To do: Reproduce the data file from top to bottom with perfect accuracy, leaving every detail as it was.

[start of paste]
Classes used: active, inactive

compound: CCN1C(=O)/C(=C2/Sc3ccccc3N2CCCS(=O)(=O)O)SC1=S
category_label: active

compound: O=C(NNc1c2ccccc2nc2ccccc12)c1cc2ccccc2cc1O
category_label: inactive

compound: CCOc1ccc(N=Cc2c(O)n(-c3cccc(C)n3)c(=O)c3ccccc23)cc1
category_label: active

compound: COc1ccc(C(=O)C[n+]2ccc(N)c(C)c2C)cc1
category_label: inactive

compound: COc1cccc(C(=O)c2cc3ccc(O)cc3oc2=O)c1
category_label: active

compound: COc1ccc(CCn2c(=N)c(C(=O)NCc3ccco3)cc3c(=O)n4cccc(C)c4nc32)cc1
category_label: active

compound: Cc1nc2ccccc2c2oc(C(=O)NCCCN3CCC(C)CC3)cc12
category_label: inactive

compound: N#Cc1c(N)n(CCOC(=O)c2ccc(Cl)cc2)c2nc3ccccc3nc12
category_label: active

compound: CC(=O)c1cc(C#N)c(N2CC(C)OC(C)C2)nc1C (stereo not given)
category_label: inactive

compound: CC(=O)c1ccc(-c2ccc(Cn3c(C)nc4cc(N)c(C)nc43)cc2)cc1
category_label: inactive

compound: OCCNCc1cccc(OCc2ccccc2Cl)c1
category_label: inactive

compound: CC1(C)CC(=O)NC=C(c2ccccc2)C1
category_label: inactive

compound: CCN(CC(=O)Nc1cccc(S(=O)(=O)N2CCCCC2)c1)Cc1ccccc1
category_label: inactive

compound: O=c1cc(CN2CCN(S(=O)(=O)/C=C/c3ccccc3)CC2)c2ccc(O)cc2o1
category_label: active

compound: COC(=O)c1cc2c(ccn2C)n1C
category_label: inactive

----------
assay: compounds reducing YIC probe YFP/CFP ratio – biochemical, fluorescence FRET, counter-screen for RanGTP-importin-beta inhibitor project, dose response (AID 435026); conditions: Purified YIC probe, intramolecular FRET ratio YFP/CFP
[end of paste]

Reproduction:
Classes used: active, inactive

compound: CCN1C(=O)/C(=C2/Sc3ccccc3N2CCCS(=O)(=O)O)SC1=S
category_label: active

compound: O=C(NNc1c2ccccc2nc2ccccc12)c1cc2ccccc2cc1O
category_label: inactive

compound: CCOc1ccc(N=Cc2c(O)n(-c3cccc(C)n3)c(=O)c3ccccc23)cc1
category_label: active

compound: COc1ccc(C(=O)C[n+]2ccc(N)c(C)c2C)cc1
category_label: inactive

compound: COc1cccc(C(=O)c2cc3ccc(O)cc3oc2=O)c1
category_label: active

compound: COc1ccc(CCn2c(=N)c(C(=O)NCc3ccco3)cc3c(=O)n4cccc(C)c4nc32)cc1
category_label: active

compound: Cc1nc2ccccc2c2oc(C(=O)NCCCN3CCC(C)CC3)cc12
category_label: inactive

compound: N#Cc1c(N)n(CCOC(=O)c2ccc(Cl)cc2)c2nc3ccccc3nc12
category_label: active

compound: CC(=O)c1cc(C#N)c(N2CC(C)OC(C)C2)nc1C (stereo not given)
category_label: inactive

compound: CC(=O)c1ccc(-c2ccc(Cn3c(C)nc4cc(N)c(C)nc43)cc2)cc1
category_label: inactive

compound: OCCNCc1cccc(OCc2ccccc2Cl)c1
category_label: inactive

compound: CC1(C)CC(=O)NC=C(c2ccccc2)C1
category_label: inactive

compound: CCN(CC(=O)Nc1cccc(S(=O)(=O)N2CCCCC2)c1)Cc1ccccc1
category_label: inactive

compound: O=c1cc(CN2CCN(S(=O)(=O)/C=C/c3ccccc3)CC2)c2ccc(O)cc2o1
category_label: active

compound: COC(=O)c1cc2c(ccn2C)n1C
category_label: inactive

----------
assay: compounds reducing YIC probe YFP/CFP ratio – biochemical, fluorescence FRET, counter-screen for RanGTP-importin-beta inhibitor project, dose response (AID 435026); conditions: Purified YIC probe, intramolecular FRET ratio YFP/CFP